Burbank City Hall
An icon of the Late Moderne style, Burbank City Hall epitomizes the best of civic architecture in terms of aesthetics as well as function and remains a point of pride for the City of Burbank.
Upon its completion in 1943, Burbank City Hall became the municipal heart of the city in more ways than one: as its National Register nomination states, "It was possible to simultaneously respond to a fire, book and incarcerate a criminal, treat a broken bone, fix a faulty carburetor, conduct a marriage or a trial, as well as carry on the normal administrative business of the City, all under one roof."
It was designed by architects William Allen and George Lutzi, who created a WPA Moderne-style, reinforced concrete building epitomizing the best of civic architecture in terms of aesthetics as well as function. City Hall's main entry is dominated by a four-story central tower with an inset decorative concrete grille and a stern granite eagle guarding the flagpole above.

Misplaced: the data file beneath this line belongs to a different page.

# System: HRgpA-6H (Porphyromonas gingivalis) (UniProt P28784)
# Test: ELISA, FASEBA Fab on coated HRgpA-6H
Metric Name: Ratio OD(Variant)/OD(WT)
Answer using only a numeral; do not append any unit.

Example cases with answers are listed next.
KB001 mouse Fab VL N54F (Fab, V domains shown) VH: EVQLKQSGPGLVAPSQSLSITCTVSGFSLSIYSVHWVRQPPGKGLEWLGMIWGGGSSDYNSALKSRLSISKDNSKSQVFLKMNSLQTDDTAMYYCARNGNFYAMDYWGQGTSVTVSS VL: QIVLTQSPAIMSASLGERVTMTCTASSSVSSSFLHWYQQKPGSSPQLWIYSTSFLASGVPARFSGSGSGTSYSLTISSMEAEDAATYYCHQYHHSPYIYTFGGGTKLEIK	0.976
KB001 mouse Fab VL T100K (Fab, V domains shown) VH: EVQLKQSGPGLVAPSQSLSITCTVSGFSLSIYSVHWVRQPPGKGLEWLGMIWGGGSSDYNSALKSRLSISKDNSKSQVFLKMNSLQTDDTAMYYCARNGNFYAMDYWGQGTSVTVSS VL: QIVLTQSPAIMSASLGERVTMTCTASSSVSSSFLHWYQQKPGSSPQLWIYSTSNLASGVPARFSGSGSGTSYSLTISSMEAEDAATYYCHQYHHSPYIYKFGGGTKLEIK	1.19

The tower is flanked by identical, symmetrical two-story wings, each of which is connected perpendicularly to a one-story wing, creating a central courtyard area with an ornate concrete fountain (its black and turquoise tile was added in 1980). City Hall's exterior decorations include bas-reliefs depicting the accomplishments of humanity, while
its interior lobby boasts nineteen kinds of marble, bronze railings, Lucite glass ornaments, and a compass rose design honoring the aerospace industry.
The building has become an icon of the WPA Moderne style, and justifiably continues to be a point of pride for the City of Burbank.